- That which causes death or destroys life, especially poison. An ancient Teutonic word which has become a part
of the common name of many plants, based rightly or wrongly upon their perceived toxic qualities. The Baneberries
(Actaea spp.) with their poison berries are but one North Country example. Banes
- A flowering shrub-like herb of the genus Actaea. The common name derives from the poisonous fruit. Represented
in the Northwoods by the Red Baneberry (Actaea rubra).
- Baraga, Frederic
- Father Frederic Baraga (1797-1868), a multilingual missionary priest from Slovenia sent in 1835 to serve among
the Ojibwe. Author of A Dictionary of Otchipwe Language Explained in English (1853), an 1878 revision of
which is still in print and in use.
- Bark Beetle
- Small, cylindrical beetle of the family Scolytidæ, the adult of which bores into and beneath the
bark of various trees, most often conifers, for the purpose of egg laying, leaving a distinctive pattern of meandering
galleries. Can spread disease, including Dutch Elm Disease.
- A fleshy projection of the skin of a fish, often threadlike, and generally near the mouth, chin, or nostrils.
A noteworthy characteristic of Bullhead Catfishes, Burbot, and
- Relating to the lower part or base of a plant stem. The Blue Bead Lily (Clintonia
borealis) is a common North Country example of a basal leaf.
- A dark colored extrusive igneous rock, typically fine-grained and dark in color; composed chiefly of calcium
plagioclase and pyroxene. Extrusive equivalent of Gabbro
- A lake in the upper Kawishiwi drainage. Name derivation not known.
- Basswood Falls
- A pair of waterfalls on the Basswood River. The Upper Falls drops 10' out of Basswood Lake to the river.
A 320 rod portage connects Basswood to the river below the falls and two subsequent rapids. The Lower Falls, some
5 miles downriver, also drops 10' and is bypassed by a 33 rod portage on the Canadian side.
- In the North Country, any of the nocturnal flying mammals of the family Vespertilionidæ (the Plainnose
Bats). Represented here by six species, the Big Brown (Eptesicus fuscus), Silver Hair (Lasionycteris noctivagans),
Red (Lasiurus borealis), Hoary (Lasiurus cinereus), Eastern Long Ear (Myotis keenii), and the
Little Brown (Myotis lucifugus). Papakwândji in the Ojibwe.
- A large, discordant, intrusive body of igneous rock. The granitic Saganaga Batholith is bedrock from Saganaga
south to Seagull and southeast to nearly Gunflint Lake.
- Bead Lily
- A small forest lily of the genus Clintonia, with striking, bead-like fruit. Represented in the North Country
by the ubiquitous Blue Bead Lily (Clintonia borealis).
- In canoe design, the width of the boat, typically given in two measurements; at the gunwales and at the 4” waterline.
The 4” waterline beam has greatest influence on performance. Wide beam canoes are more stable but tend to be slower.
Narrow canoes may be less stable but are quicker and more efficient.
- Lumbering omnivores of the family Ursidæ, the sole North Country
representative is the Black Bear (Ursus americanus). Makwâ in the Ojibwe.
- Bear Bag
- The prudent BWCA traveler's best defense against an unpleasant encounter with the region's other crafty omnivore,
not to mention the premature loss of victuals. Hang 'em high! (Photo: Hangin' high on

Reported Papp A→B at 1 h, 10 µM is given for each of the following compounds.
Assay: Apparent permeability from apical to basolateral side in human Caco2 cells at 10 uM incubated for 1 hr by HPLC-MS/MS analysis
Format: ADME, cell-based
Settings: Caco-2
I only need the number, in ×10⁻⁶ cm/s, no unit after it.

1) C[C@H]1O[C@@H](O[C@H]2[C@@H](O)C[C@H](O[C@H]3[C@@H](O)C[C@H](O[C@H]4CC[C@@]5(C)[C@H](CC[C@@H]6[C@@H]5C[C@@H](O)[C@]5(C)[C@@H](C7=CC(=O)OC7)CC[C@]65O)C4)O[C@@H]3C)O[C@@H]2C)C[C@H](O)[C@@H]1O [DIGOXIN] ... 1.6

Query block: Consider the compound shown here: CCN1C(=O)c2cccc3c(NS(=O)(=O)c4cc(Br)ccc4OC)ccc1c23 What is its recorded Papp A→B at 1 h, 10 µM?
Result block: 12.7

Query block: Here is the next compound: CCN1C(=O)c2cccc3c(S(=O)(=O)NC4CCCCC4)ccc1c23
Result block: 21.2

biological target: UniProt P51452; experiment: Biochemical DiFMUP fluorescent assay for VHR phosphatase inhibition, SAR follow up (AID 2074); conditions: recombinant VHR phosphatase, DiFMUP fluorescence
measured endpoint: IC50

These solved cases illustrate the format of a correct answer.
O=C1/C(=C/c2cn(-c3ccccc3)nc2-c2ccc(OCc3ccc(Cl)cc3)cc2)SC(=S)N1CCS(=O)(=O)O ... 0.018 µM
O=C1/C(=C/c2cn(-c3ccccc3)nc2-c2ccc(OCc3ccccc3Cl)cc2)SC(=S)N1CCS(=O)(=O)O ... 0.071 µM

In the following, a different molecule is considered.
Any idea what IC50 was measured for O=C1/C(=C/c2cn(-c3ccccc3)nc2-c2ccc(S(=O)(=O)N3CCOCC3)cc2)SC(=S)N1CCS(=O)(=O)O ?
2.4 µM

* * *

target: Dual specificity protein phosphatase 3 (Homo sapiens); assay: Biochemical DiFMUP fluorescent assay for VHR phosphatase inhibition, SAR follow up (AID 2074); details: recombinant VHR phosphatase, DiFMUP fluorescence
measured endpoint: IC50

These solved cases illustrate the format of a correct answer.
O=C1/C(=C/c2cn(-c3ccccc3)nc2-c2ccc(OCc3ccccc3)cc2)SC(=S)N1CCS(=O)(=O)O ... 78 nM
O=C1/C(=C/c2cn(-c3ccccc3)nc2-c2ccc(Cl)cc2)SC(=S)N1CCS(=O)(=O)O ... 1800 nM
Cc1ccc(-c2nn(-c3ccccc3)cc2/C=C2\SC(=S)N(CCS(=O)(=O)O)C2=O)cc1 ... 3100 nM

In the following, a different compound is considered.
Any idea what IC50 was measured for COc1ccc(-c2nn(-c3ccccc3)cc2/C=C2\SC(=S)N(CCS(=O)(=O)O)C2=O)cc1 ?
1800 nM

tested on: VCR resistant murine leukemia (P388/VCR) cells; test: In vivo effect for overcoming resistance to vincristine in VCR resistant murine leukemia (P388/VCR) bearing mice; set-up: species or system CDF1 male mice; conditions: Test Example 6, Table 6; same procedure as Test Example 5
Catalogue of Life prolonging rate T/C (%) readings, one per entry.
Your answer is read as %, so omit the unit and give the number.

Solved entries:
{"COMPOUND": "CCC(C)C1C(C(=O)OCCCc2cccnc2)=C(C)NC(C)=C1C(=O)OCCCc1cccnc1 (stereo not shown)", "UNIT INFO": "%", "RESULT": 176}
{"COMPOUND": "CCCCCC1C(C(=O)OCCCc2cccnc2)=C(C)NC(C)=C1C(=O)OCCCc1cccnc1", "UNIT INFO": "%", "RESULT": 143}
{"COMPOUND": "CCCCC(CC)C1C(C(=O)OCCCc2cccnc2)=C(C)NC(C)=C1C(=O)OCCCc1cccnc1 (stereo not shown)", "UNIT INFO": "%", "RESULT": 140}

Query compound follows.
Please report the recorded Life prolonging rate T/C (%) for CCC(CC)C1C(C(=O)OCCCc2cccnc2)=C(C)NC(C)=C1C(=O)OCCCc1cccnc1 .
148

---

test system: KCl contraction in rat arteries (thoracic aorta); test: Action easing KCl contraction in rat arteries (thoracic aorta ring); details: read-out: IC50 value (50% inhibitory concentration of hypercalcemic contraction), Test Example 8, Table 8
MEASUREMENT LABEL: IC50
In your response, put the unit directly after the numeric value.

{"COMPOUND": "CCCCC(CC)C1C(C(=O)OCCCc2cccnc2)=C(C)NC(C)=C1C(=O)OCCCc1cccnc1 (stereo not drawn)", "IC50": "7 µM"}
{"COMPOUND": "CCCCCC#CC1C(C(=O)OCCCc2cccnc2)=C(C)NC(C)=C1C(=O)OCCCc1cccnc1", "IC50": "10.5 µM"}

Boulder Lake, BWCAW)
- Bear Rope
- A long, strong length of cordage capable of hoisting the heaviest food bag into the highest pines. An essential
piece of group equipment for BWCA canoe trippers.
- Beatty Portage
- A 50 rod Border Route portage between Loon Lake and Lac
- The largest of the native rodents (Castor canadensis) and a major engineering force in the wetlands of
the North Country. From the Old English beofor. An ancient animal name common to the old Aryan languages.
Amik in the Ojibwe.
- Beaver Pond
- Water impounded behind dams constructed by beaver. Creates valuable habitat and generally improves navigation.
Often reflected on maps, and often not.
- A lake. Name derivation not known.
- Any solid rock exposed at the Earth's surface or overlain by unconsolidated material, such as soil. Often at
or near the surface in the BWCA.
- Any of several species of woodland flowers of the genus Uvularia, noted for their nodding, bell shaped
flowers. Represented in the North Country by Uvularia grandiflora, the Large Flower Bellwort, and Uvularia
sessilifolia, the Sessile Leaf Bellwort.
- Bench Mark
- A land survey reference point, used to establish a starting point for map grid.
- Benezie Loop
- A 2 2/3 mile hiking trail extension of the Snowbank Trail, dropping south to Becoosin
and Benezie Lakes before returning to the Snowbank by way of a short section of the Old Pines Trail.
- A lake. Name derivation not known.
- Beymer, Robert
- Author of the landmark BWCA canoe guides, Boundary Waters Canoe Area, vols. I & II, published by Wilderness
- A lake. "Lake One" in the Ojibwe chain of Number Lakes.
- A lake. "Winter" or "year" in the Ojibwe language of the region.
- A plant which completes its life cycle over two growing seasons. Relatively uncommon in the North Woods, where
one example is the Pale Corydalis (Corydalis sempervirens).
- Big Knife Portage
- A 182 rod Border Route portage between Knife and Seed Lakes on the Canadian side. An alternative is the 75 rod
portage from Knife into Portage Lake, and a subsequent 15 rod carry from the west end of Portage into Seed.
- Big Moose Trail
- A 3 mile hiking trail extending south from Forest Road 464 (BWCAW Entry Point 76) to Big
Moose Lake, the last ¼ mile within the BWCAW.
- Another common name for some low ericaceous shrubs of the genus Vaccinium.
- A lake near the east end of the Kekekabic Trail. Name derivation not known.
- The taxonomic naming convention for living things using two names, Genus and species, usually of
Latin or Greek derivation.
- Any of several species of deciduous tree or tall shrubs of the genus Betula. Best represented in the North
County by that signature species, the Paper Birch (Betula papyrifera),
as well as the shrub-like Bog Birch (Betula pumila). From
the Old English bierce/byrce/birce; a ancient Indo-German tree name. Wigwass in the